When I interviewed Kris Polaha (Life Unexpected's Baze) a few weeks ago for my first installment of Wii with the Stars, I mentioned to him that his show makes me cry by the forty-minute mark every week. The intention was to tell him that on camera and get him to admit what makes him cry, too, but since we had already discussed it slightly off-screen first, I totally forgot to bring it up again when we were rolling. In a way, that's probably better, though, because the next time I see him (hopefully at the TCAs in August!) I can point out that there is a new record to beat. With last night's season finale episode, "Love Unexpected," Liz Tigelaar had me crying within the first three minutes!!
I was thinking about live-Tweeting the episode but because I so quickly became such an emotional mess I thought it would be best to distance myself over the course of a few hours and then put my thoughts out into the ether. So here goes-- and everything I am about to say here should be taken as evidence as to why this show needs a second season!
I have hinted before at the fact that I have a personal connection to the content within Life Unexpected, but in an attempt to keep things slightly professional, knowing that I would be interviewing a good chunk of the cast, I always refrained from explaining the details. But now that the show has come to an end (even if just for a few months), I find myself wondering just what I will do without my weekly dose of therapy.
I wasn't adopted, nor was I brought up in the foster care system, but I more than relate to the familial issues that run rampant within all of the characters on Life Unexpected. I grew uphoping I was adopted because I felt like I didn't fit in with my family-- and I found I didn't evenlike most of my family! More than anything, I wanted some stranger to swoop in and "save" me in many ways. And when there was no one in my life doing just that, I created stories about people who potentially could. It's not that different from Lux imagining her birth mother storming into her group home and whisking her off to some big house with a white picket fence and a Golden Retriever. So when Cate, Lux, and Baze stood in the courtroom, set to the soundtrack of a judge talking about how rare an occasion it is that he actually gets to bring a family together, the tears flowed.
Of course the fact that Cate and Baze were standing in a court of law, dressed in a white dress and monkey suit, respectively, conjured up the wedding imagery, and being that I'm Team Baze, there was a small part of me-- the same part that could hope and wish for some random stranger to come make everything magically okay-- that wanted to see them recognize their surroundings, turn to each other, and admit their true feelings. But that would be the shipper fantasy that can't happen so soon in a series-- if at all. As Tigelaar herself says, "The two you want to be together can't...in the first episode! You have to build up to that!"
What truly broke my heart, though, was Baze going to his father (Robin Thomas) on the campus and finally telling him off to his face. All season long we've seen Baze as this man-child, and we-- in all of our limited wisdom-- assumed he just suffers from being a kid who always had it all and assumed that meant the world would just bow to him. But tonight we finally saw the layers-- just how broken he really is. And more importantly, Baze himself saw how broken he really is. Acknowledging to his father that he can't fully love because he never learned how from his so-called role models caused Baze to finally grow up. And wake up.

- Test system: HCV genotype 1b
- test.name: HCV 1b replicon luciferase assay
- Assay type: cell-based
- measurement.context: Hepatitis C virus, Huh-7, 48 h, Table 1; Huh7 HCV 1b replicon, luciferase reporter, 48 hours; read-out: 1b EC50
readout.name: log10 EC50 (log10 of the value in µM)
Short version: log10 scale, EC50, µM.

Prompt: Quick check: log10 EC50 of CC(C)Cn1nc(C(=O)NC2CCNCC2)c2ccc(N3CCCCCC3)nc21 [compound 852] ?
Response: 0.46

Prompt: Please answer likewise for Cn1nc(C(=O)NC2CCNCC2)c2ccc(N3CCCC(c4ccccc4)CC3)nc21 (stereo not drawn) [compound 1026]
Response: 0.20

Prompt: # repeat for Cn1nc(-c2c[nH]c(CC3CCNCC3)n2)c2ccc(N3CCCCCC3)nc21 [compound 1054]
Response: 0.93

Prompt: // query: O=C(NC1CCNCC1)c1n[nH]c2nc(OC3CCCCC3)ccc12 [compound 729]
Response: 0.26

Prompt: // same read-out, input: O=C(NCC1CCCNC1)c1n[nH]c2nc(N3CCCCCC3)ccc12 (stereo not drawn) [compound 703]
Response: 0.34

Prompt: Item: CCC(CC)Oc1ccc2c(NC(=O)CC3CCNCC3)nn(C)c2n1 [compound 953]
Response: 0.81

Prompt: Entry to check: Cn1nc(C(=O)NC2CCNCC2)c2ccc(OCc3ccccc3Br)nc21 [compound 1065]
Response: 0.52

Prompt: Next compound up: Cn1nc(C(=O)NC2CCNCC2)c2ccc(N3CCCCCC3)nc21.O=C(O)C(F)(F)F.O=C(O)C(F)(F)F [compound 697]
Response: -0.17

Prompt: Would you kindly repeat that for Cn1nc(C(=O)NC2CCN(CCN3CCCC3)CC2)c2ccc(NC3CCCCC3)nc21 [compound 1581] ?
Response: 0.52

Watching Polaha play that scene was amazing in itself because he comes from such a rich, loving family that what we saw was truly an immense talent of an artist. Lord only knows what he drew from, but it was truly heart-wrenching. Though Tigelaar said earlier that by the end of the season everyone is Team Ryan, I think Polaha might have converted some to his team with the emotional depth he pulled off.
To then take Baze on the emotional rollercoaster of not only still fighting feelings for Cate but also having his father actually come to him and effectively apologize-- even if it's years too late to fix all of the damage was heart-wrenching in a whole other way. That moment in the bar was exactly something I wrote in my head, for my own life, a million times. Only it never happened for me. And quite frankly, if it had, I probably wouldn't buy it anyway. Yet when I saw it play out in front of my on my television, I teared up once again.
Of course, Life Unexpected has as many laughs as it does deep emotional moments. Naturally Cynthia Stevenson as Cate's boozy mom hitting on Ryan's dad fit that bill. Abby (Alexandra Breckinridge)'s absence explained as "food poisoning," once you got over the initial "Oh God, please don't let food poisoning be slang for pregnant!" moment that anyone who grew up watching soaps would have, fit, as well. And then of course there was Math (Austin Basis)'s break into Paula Abdul's "Opposites Attract," which was pure comic gold, plain and simple, and felt so natural.
And that's the true reason Life Unexpected works so well and resonates so strongly with its audience: the characters all feel like they have been lifted from the life around you. They are relatable, grounded, and flawed but in a down-to-Earth way that still makes them lovable. You laugh with them; you cry with them; you root for them. You just want to see them happy-- like you should with your own family.